My primary fields of research are the Economics of Technical Change and Economic Growth; Information and Economics; and Bayesian Econometrics. I defended my dissertation, titled “Essays on the Statistical Equilibrium Model of Technical Change,” in October 2017.
My dissertation consists of three papers that use the notion of statistical equilibrium to generalize modern models of induced technical change stemming from von Weizsäcker (1964) and Kennedy (1964). The first paper “An Entropy-Constrained Model of Induced Technical Change with Single Innovation Possibilities Frontier” develops a general bounded-rationality model of ITC, in which a cost-minimizing entrepreneur has limited capacity to process all relevant market information so that s/he reaches the technological frontier probabilistically. The second paper—also my job market paper—“ A Bayesian Multiple Frontier Estimation in the Probabilistic Induced Technical Change Model: OECD Countries from 1968-2009,” develops a Bayesian cluster identification model to estimate the multiple technological frontiers for the OECD economies and explains a stylized fact of economic development of advanced economies from a low-wage, labor-intensive economy to a high-wage, capital-intensive economy. Finally, “Entropy-Constrained Induced Technical Change Model in an Interactive Factor Market: Statistical Equilibrium Approach,” further extends the entropy-constrained model of technical change by introducing a feedback mechanism of technical change on a factor market, which explains highly-regulated empirical patterns of the rate of cost reduction of firms in advanced EU countries.
I have begun publishing my works in peer-reviewed journals and books. One of my surveys papers, titled “Information Theoretic Approaches in Economics” has been published in the Journal of Economic Surveys. In this paper, I reviewed key elements of information theory, focusing on notions and applications of entropy and statistical equilibrium in economics, paying particular attention to how entropy concepts open up a new front line for economic research. Another paper, “A Bayesian Multilevel Estimation of Innovation Possibilities Frontier in the Induced Technical Change Model,” has been translated in Spanish and will be published in a book Technical Change Patterns in the Era of Global Capitalism (1980-2014)(forthcoming in 2018). Here, I use the Bayesian hierarchical model to estimate the technological clusters of the world economy, and demonstrate the persistent trade-off between the growth rate of labor and capital productivity among the recovered clusters.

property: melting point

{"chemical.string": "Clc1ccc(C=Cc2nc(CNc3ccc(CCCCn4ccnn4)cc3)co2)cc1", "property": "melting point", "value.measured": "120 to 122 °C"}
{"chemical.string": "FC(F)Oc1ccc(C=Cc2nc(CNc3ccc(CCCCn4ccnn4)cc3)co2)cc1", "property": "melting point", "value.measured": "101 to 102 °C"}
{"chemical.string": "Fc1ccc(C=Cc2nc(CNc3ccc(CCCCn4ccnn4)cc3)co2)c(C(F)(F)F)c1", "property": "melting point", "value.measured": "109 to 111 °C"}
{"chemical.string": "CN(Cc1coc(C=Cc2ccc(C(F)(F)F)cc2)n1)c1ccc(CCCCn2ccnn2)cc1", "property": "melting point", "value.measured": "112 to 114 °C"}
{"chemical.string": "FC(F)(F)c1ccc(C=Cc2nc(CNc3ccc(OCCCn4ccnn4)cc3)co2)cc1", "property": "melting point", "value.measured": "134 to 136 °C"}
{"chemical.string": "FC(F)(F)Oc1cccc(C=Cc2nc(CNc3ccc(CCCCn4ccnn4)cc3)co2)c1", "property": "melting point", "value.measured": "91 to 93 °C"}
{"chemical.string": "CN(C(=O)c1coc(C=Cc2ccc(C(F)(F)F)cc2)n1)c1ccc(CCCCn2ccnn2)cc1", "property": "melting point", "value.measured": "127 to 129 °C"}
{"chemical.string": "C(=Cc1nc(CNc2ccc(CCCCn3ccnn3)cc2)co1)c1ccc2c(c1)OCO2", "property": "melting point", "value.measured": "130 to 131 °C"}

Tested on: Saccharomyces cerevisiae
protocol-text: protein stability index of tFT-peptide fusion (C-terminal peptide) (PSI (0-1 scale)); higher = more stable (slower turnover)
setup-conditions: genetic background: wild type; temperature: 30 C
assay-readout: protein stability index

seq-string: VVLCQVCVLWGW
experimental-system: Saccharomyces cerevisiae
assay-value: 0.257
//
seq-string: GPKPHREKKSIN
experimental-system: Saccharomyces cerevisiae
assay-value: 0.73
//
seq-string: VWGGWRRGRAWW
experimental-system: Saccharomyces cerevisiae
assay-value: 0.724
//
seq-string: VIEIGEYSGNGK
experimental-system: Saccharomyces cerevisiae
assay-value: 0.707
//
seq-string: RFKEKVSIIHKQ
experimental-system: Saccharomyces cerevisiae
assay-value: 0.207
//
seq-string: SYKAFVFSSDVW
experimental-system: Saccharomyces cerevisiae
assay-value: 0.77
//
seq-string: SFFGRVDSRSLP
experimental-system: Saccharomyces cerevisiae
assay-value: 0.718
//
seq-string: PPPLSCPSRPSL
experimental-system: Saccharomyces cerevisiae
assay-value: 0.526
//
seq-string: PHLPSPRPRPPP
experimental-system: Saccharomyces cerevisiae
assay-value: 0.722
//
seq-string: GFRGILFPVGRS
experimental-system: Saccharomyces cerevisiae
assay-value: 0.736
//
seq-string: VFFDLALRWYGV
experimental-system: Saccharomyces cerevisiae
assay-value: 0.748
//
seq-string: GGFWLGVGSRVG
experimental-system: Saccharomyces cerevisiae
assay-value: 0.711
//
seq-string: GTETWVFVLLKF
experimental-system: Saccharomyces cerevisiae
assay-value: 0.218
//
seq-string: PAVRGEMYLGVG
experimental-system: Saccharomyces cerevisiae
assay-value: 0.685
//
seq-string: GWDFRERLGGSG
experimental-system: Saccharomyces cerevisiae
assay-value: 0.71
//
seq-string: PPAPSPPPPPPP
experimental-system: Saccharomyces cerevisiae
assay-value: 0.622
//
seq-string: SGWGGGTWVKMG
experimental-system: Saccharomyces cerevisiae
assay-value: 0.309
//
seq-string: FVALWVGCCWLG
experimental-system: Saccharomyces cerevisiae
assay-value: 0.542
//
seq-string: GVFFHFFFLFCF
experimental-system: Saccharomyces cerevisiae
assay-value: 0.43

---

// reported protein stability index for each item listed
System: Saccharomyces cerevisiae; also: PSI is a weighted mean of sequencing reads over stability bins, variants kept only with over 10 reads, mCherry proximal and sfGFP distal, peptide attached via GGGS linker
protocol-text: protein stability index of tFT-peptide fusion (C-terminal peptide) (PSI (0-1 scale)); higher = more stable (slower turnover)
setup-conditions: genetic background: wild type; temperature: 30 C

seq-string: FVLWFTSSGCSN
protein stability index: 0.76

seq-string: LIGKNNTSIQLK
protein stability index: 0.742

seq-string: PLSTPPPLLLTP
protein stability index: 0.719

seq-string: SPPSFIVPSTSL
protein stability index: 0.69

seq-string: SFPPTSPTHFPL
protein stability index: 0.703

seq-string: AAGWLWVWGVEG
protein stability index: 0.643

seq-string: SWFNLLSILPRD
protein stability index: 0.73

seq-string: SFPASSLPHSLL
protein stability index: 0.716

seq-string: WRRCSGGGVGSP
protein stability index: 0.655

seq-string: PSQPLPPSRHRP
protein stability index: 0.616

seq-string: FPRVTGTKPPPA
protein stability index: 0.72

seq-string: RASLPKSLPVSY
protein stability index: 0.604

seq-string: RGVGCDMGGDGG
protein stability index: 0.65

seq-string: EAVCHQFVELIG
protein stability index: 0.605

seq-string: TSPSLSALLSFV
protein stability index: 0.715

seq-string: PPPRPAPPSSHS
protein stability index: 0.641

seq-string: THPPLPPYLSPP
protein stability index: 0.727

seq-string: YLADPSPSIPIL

I have a wide range of teaching experience, from mentoring and tutoring undergraduate students in their research, to teaching introductory economics and graduate-level econometric courses. My teaching has been recognized by The New School, and I have had the honor of receiving the “Outstanding Student Teaching Award” in 2016, recognizing the best student teacher of the year. In 2017, I was awarded the “Eugene Lang Social Science Fellowship,” a grant awarded to an outstanding Ph.D. student to provide supervision to an advanced undergraduate student to write a high-quality research paper.
I will be attending the 2018 ASSA meetings in Philadelphia and welcome in-person conversations there about my work. I am also happy to field questions about my work via email.